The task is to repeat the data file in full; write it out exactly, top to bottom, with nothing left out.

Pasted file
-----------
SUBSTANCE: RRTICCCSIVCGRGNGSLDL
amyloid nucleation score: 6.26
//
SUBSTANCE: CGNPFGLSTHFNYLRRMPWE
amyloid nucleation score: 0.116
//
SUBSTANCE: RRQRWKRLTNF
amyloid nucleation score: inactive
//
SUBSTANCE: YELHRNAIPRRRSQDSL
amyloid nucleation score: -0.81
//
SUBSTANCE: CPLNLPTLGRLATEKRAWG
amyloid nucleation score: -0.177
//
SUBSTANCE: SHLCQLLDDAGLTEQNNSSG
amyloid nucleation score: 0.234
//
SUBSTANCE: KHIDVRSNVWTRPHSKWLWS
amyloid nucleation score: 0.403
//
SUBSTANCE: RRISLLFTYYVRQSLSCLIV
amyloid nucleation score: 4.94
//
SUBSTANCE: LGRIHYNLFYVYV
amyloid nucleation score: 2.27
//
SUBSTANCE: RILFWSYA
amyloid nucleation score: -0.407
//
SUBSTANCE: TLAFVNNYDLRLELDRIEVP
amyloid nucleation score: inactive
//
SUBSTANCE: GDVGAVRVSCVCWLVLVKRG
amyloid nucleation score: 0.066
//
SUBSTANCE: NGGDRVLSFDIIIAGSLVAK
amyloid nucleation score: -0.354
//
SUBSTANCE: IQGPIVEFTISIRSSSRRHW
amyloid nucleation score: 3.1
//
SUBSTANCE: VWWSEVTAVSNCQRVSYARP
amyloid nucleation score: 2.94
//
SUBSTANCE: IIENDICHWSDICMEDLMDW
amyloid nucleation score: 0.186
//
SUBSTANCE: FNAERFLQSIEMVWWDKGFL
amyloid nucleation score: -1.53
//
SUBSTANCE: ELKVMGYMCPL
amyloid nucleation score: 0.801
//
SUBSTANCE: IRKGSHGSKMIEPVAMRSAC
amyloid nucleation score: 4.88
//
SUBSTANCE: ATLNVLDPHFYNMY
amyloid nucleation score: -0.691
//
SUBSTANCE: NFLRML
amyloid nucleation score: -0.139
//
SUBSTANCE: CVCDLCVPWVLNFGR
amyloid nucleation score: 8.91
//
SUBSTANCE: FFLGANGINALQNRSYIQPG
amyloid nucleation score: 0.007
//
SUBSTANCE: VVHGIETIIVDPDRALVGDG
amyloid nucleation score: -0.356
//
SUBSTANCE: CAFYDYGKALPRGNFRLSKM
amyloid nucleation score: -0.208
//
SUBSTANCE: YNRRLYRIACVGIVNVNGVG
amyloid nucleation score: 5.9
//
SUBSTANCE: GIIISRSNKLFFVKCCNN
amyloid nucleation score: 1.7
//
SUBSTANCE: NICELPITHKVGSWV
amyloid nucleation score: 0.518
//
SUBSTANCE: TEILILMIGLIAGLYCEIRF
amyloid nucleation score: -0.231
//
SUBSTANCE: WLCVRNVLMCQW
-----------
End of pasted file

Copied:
SUBSTANCE: RRTICCCSIVCGRGNGSLDL
amyloid nucleation score: 6.26
//
SUBSTANCE: CGNPFGLSTHFNYLRRMPWE
amyloid nucleation score: 0.116
//
SUBSTANCE: RRQRWKRLTNF
amyloid nucleation score: inactive
//
SUBSTANCE: YELHRNAIPRRRSQDSL
amyloid nucleation score: -0.81
//
SUBSTANCE: CPLNLPTLGRLATEKRAWG
amyloid nucleation score: -0.177
//
SUBSTANCE: SHLCQLLDDAGLTEQNNSSG
amyloid nucleation score: 0.234
//
SUBSTANCE: KHIDVRSNVWTRPHSKWLWS
amyloid nucleation score: 0.403
//
SUBSTANCE: RRISLLFTYYVRQSLSCLIV
amyloid nucleation score: 4.94
//
SUBSTANCE: LGRIHYNLFYVYV
amyloid nucleation score: 2.27
//
SUBSTANCE: RILFWSYA
amyloid nucleation score: -0.407
//
SUBSTANCE: TLAFVNNYDLRLELDRIEVP
amyloid nucleation score: inactive
//
SUBSTANCE: GDVGAVRVSCVCWLVLVKRG
amyloid nucleation score: 0.066
//
SUBSTANCE: NGGDRVLSFDIIIAGSLVAK
amyloid nucleation score: -0.354
//
SUBSTANCE: IQGPIVEFTISIRSSSRRHW
amyloid nucleation score: 3.1
//
SUBSTANCE: VWWSEVTAVSNCQRVSYARP
amyloid nucleation score: 2.94
//
SUBSTANCE: IIENDICHWSDICMEDLMDW
amyloid nucleation score: 0.186
//
SUBSTANCE: FNAERFLQSIEMVWWDKGFL
amyloid nucleation score: -1.53
//
SUBSTANCE: ELKVMGYMCPL
amyloid nucleation score: 0.801
//
SUBSTANCE: IRKGSHGSKMIEPVAMRSAC
amyloid nucleation score: 4.88
//
SUBSTANCE: ATLNVLDPHFYNMY
amyloid nucleation score: -0.691
//
SUBSTANCE: NFLRML
amyloid nucleation score: -0.139
//
SUBSTANCE: CVCDLCVPWVLNFGR
amyloid nucleation score: 8.91
//
SUBSTANCE: FFLGANGINALQNRSYIQPG
amyloid nucleation score: 0.007
//
SUBSTANCE: VVHGIETIIVDPDRALVGDG
amyloid nucleation score: -0.356
//
SUBSTANCE: CAFYDYGKALPRGNFRLSKM
amyloid nucleation score: -0.208
//
SUBSTANCE: YNRRLYRIACVGIVNVNGVG
amyloid nucleation score: 5.9
//
SUBSTANCE: GIIISRSNKLFFVKCCNN
amyloid nucleation score: 1.7
//
SUBSTANCE: NICELPITHKVGSWV
amyloid nucleation score: 0.518
//
SUBSTANCE: TEILILMIGLIAGLYCEIRF
amyloid nucleation score: -0.231
//
SUBSTANCE: WLCVRNVLMCQW